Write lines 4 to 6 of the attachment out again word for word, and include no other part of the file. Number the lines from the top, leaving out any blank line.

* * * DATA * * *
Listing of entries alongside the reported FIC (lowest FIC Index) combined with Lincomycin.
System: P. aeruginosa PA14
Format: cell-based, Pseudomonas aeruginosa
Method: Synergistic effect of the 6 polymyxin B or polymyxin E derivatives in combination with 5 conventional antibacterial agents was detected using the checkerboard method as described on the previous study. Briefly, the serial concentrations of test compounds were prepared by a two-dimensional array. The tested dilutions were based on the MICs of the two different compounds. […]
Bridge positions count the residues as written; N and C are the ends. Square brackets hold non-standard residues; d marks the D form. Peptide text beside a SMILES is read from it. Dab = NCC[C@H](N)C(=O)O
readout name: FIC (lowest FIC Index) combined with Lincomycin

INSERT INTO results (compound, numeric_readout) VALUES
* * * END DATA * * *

Method: Synergistic effect of the 6 polymyxin B or polymyxin E derivatives in combination with 5 conventional antibacterial agents was detected using the checkerboard method as described on the previous study. Briefly, the serial concentrations of test compounds were prepared by a two-dimensional array. The tested dilutions were based on the MICs of the two different compounds. […]
Bridge positions count the residues as written; N and C are the ends. Square brackets hold non-standard residues; d marks the D form. Peptide text beside a SMILES is read from it. Dab = NCC[C@H](N)C(=O)O
readout name: FIC (lowest FIC Index) combined with Lincomycin